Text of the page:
Back in the 1980’s Michael and I spent 6 years in Canberra Australia and loved every minute of the time!!
We were particularly enamored with the birds and horrified our Aussie neighbors by chasing a Sulfur-Crested-Cockatoo all around the neighborhood trying to get a good photo. We then learned that it had a nest in the tree in our back yard!!!
In 2008 we returned to the Sunburnt country to visit with friends and for Michael to do some work. Fortunately, some of the visiting took place on a sailboat in the Whitsunday Islands!!! Many mornings we had visits from a series of Cockatoo’s who were waiting for the proverbial cracker!!
I attempted to shade the sun with my hand but I am extremely glad that my efforts failed!!
I love photographic technology!! It started when Michael (my boyfriend at the time) was given a Canon SLR camera along with a couple of lenses. As he learned how to use the equipment, he taught me as well.
We SWORE that we would ever move to digital photography but after taking 10 photos with our new point-and-shoot digital, we were hooked!!!
And then came cell phones and I loved the fact that I had a camera with me at ALL times. And the other fun thing about the cell phone camera is that it can get into spaces where another camera simply wouldn’t go.
This photo is a great example of that perk……
This giant mushroom photo was taken by placing the camera on the ground beneath the canopy and snapping away.
I love the lacy quality of the underside and now I understand why pixies like to sit under mushrooms!!!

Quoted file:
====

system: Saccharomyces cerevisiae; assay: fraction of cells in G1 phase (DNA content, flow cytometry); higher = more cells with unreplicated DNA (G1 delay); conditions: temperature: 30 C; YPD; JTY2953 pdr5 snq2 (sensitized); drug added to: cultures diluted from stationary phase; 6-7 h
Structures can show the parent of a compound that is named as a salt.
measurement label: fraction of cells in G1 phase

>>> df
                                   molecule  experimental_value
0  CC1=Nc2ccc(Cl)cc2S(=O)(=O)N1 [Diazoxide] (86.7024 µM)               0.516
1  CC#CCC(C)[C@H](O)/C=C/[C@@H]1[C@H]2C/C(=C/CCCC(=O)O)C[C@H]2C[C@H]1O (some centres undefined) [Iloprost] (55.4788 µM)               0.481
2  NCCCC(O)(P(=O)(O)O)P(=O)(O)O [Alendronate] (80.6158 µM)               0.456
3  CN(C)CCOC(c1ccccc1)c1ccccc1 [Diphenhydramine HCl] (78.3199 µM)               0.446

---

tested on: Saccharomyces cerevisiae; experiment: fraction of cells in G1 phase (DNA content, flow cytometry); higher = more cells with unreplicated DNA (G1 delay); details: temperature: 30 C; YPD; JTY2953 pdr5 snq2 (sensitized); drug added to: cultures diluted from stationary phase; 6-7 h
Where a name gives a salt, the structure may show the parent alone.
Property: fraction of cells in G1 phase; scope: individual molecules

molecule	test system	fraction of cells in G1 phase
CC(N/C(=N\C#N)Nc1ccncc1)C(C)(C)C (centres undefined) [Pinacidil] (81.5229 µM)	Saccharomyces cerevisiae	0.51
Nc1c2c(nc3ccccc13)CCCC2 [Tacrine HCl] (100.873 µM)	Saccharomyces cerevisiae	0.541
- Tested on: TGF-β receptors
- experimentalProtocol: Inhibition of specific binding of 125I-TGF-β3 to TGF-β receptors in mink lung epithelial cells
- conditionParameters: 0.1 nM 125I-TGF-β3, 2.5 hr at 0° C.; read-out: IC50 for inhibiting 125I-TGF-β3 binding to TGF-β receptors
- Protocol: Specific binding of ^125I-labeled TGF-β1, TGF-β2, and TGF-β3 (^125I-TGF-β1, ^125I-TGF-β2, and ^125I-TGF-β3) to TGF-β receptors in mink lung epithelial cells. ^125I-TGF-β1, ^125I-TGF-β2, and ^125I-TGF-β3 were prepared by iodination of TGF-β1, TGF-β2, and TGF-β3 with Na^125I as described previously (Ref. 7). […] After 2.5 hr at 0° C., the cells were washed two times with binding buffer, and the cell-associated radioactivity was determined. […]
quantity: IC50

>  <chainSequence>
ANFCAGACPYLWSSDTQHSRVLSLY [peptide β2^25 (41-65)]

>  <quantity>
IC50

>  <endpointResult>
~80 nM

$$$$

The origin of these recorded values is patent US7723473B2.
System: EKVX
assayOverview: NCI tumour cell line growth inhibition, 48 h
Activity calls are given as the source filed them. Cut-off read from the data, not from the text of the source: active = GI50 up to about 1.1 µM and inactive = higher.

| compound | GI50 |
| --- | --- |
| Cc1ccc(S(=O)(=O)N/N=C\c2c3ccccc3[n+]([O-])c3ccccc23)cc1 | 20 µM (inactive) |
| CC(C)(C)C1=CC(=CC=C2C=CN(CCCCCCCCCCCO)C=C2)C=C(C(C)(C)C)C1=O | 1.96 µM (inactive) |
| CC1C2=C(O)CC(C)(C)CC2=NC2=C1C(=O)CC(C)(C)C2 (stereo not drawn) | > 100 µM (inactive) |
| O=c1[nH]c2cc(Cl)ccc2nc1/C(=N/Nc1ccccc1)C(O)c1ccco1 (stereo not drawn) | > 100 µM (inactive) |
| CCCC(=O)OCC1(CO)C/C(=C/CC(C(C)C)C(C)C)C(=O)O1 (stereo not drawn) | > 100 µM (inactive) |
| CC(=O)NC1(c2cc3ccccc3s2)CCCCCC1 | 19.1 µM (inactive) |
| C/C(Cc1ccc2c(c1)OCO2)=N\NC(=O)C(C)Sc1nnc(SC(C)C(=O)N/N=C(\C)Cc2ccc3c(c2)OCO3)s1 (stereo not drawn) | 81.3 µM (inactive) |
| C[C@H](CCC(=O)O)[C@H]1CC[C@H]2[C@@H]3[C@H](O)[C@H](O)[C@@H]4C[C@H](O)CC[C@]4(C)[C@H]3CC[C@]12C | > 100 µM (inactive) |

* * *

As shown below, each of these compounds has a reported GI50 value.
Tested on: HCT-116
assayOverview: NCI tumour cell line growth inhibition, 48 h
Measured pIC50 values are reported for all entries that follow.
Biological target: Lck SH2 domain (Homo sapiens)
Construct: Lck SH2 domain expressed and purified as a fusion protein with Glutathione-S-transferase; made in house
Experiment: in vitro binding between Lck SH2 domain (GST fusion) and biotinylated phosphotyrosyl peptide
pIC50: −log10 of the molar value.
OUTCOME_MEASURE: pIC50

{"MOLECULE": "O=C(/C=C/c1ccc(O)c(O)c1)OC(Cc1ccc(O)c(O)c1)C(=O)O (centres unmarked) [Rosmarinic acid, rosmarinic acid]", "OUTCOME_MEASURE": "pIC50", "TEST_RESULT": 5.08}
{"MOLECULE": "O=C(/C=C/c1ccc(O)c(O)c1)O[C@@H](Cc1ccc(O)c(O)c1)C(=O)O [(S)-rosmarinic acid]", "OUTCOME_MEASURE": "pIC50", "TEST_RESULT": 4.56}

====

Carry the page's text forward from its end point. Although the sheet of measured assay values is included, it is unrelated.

For the last year or so I have wanted to photograph ALL of the quilts that I own, including ones made by my Granny, my Mom, my friends, and by me!! I knew that this was going to be a HUGE undertaking and kept putting it off.
My sweet husband, Michael, pushed me to go ahead and get this task off of my list and said that he would be happy to help me with the project.
Yesterday was the day!!!
The first step was to get all of the quilts out of the closets, off the walls and down the stairs. Well that part was fairly easy….I stood at the top of the landing and dropped quilt bundles onto the floor below….
They were then stuffed into the car…..
We laughed that, if we were involved in an accident, we would be WELL padded!!
We arrived at our local art center (Lyndon House Arts Center) and while Michael unloaded the car, I set up the photography area. We were in the Fiber Room which is where our guild charity bee meets. I had to move some storage shelves and tables but was soon able to get the area ready for quilts. This large design wall was already in place, but I covered it with black felt to provide a better background for the photos…..
After the initial setup, the process was the same for each quilt……
Pin the quilt in place….
Straighten and fluff…..
Take the actual photos…..
Take a few detail shots….
I also measured many of the larger quilts and noted the sizes
AND REPEAT……135 times!!!! It got easier as the quilts got smaller and smaller and, at the end of the photo session, we were doing a quilt every minute or so.
Next came the re-folding process……
….re-packing the car and now they all need to be returned to the closets, beds and walls…..
I just wish there was a way that I could throw them UP the stairs!!!
If you are interested, I videoed the process for one quilt…….
This Almost Wordless Wednesday harks back to our 2010 trip to Italy. On one of my sight-seeing days, I visited the amazing Duomo di Milano. As part of my “tour” I traversed the 250 steps upward and spent over an hour just enjoying the views of Milan but mostly the amazing architecture……
I know that Wednesday isn’t supposed to be about quilt inspiration, but sometimes it is hard to separate the two!!!